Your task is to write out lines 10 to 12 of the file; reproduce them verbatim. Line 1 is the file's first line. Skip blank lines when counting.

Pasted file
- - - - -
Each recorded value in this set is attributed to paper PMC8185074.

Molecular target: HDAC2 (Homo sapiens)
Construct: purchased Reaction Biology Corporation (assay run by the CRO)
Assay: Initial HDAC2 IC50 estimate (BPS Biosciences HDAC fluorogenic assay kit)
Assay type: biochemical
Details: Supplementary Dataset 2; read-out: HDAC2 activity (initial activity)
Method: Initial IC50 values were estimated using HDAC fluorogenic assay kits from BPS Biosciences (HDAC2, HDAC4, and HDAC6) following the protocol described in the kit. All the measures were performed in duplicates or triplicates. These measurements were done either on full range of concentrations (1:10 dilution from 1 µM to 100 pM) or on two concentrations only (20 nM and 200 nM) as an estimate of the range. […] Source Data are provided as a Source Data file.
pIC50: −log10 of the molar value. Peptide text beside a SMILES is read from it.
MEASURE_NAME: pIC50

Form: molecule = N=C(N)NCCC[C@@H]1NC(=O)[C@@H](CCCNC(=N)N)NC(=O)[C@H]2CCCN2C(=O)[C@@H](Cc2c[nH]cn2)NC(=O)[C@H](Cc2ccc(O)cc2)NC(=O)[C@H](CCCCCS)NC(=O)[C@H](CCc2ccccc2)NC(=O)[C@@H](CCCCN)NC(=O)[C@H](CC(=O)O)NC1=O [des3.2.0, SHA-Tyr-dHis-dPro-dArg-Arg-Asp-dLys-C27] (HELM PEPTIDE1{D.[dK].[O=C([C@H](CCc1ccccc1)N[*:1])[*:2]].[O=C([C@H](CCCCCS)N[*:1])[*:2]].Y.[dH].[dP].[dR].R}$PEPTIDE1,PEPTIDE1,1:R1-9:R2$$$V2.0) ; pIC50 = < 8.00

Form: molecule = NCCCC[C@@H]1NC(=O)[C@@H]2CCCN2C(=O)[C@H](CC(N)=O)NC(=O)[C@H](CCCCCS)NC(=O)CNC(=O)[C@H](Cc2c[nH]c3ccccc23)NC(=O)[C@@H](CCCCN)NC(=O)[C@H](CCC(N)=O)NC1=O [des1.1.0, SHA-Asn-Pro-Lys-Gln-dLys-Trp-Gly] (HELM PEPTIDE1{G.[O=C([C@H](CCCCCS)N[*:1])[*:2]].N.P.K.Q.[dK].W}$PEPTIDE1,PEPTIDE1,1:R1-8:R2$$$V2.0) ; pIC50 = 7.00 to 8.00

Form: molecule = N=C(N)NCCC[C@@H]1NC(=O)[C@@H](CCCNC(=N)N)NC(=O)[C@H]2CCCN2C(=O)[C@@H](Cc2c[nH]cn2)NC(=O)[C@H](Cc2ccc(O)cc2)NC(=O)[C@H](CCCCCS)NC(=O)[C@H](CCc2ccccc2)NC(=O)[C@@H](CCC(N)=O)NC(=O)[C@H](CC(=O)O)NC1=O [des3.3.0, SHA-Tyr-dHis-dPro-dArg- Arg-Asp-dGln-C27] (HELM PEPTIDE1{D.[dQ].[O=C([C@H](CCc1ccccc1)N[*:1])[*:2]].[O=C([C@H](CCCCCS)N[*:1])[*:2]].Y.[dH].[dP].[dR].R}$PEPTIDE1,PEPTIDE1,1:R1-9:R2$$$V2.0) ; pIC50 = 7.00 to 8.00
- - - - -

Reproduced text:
Form: molecule = N=C(N)NCCC[C@@H]1NC(=O)[C@@H](CCCNC(=N)N)NC(=O)[C@H]2CCCN2C(=O)[C@@H](Cc2c[nH]cn2)NC(=O)[C@H](Cc2ccc(O)cc2)NC(=O)[C@H](CCCCCS)NC(=O)[C@H](CCc2ccccc2)NC(=O)[C@@H](CCCCN)NC(=O)[C@H](CC(=O)O)NC1=O [des3.2.0, SHA-Tyr-dHis-dPro-dArg-Arg-Asp-dLys-C27] (HELM PEPTIDE1{D.[dK].[O=C([C@H](CCc1ccccc1)N[*:1])[*:2]].[O=C([C@H](CCCCCS)N[*:1])[*:2]].Y.[dH].[dP].[dR].R}$PEPTIDE1,PEPTIDE1,1:R1-9:R2$$$V2.0) ; pIC50 = < 8.00

Form: molecule = NCCCC[C@@H]1NC(=O)[C@@H]2CCCN2C(=O)[C@H](CC(N)=O)NC(=O)[C@H](CCCCCS)NC(=O)CNC(=O)[C@H](Cc2c[nH]c3ccccc23)NC(=O)[C@@H](CCCCN)NC(=O)[C@H](CCC(N)=O)NC1=O [des1.1.0, SHA-Asn-Pro-Lys-Gln-dLys-Trp-Gly] (HELM PEPTIDE1{G.[O=C([C@H](CCCCCS)N[*:1])[*:2]].N.P.K.Q.[dK].W}$PEPTIDE1,PEPTIDE1,1:R1-8:R2$$$V2.0) ; pIC50 = 7.00 to 8.00

Form: molecule = N=C(N)NCCC[C@@H]1NC(=O)[C@@H](CCCNC(=N)N)NC(=O)[C@H]2CCCN2C(=O)[C@@H](Cc2c[nH]cn2)NC(=O)[C@H](Cc2ccc(O)cc2)NC(=O)[C@H](CCCCCS)NC(=O)[C@H](CCc2ccccc2)NC(=O)[C@@H](CCC(N)=O)NC(=O)[C@H](CC(=O)O)NC1=O [des3.3.0, SHA-Tyr-dHis-dPro-dArg- Arg-Asp-dGln-C27] (HELM PEPTIDE1{D.[dQ].[O=C([C@H](CCc1ccccc1)N[*:1])[*:2]].[O=C([C@H](CCCCCS)N[*:1])[*:2]].Y.[dH].[dP].[dR].R}$PEPTIDE1,PEPTIDE1,1:R1-9:R2$$$V2.0) ; pIC50 = 7.00 to 8.00